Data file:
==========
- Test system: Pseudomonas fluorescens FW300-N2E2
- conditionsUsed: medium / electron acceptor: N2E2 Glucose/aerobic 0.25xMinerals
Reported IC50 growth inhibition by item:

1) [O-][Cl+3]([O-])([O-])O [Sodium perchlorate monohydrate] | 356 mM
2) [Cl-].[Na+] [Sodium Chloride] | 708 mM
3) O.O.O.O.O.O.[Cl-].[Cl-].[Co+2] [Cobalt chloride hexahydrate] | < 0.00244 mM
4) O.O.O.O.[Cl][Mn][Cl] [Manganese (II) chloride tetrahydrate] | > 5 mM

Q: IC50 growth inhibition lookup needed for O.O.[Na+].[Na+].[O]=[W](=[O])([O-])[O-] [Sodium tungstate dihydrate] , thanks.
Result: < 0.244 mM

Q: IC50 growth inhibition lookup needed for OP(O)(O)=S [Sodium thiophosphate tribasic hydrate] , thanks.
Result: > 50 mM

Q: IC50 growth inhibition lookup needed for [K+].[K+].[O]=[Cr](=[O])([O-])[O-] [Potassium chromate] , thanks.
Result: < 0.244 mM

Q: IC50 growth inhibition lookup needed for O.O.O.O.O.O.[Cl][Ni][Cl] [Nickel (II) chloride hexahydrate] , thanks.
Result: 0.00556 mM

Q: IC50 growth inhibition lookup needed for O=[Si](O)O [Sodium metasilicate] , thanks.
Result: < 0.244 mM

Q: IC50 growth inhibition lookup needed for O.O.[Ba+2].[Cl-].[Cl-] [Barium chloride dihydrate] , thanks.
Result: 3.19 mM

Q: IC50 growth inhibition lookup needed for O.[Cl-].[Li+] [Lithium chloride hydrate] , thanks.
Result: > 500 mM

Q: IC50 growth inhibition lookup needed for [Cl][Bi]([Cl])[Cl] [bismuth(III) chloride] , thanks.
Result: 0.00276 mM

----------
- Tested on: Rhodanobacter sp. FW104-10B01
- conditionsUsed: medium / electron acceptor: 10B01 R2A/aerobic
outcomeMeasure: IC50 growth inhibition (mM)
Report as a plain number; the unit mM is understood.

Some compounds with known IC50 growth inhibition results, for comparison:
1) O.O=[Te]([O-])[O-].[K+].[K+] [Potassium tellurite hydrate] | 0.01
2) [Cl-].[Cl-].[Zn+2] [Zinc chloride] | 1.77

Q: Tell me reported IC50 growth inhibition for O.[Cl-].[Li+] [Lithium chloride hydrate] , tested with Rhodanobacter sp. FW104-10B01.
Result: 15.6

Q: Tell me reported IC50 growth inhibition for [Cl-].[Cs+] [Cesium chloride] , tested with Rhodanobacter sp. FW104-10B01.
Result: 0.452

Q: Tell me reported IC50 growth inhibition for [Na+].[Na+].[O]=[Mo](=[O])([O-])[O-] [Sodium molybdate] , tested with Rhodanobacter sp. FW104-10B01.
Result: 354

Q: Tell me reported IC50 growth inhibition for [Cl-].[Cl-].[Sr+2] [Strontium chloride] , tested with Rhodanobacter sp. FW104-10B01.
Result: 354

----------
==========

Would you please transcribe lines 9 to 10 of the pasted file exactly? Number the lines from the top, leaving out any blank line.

Result: < 0.244 mM

Q: IC50 growth inhibition lookup needed for OP(O)(O)=S [Sodium thiophosphate tribasic hydrate] , thanks.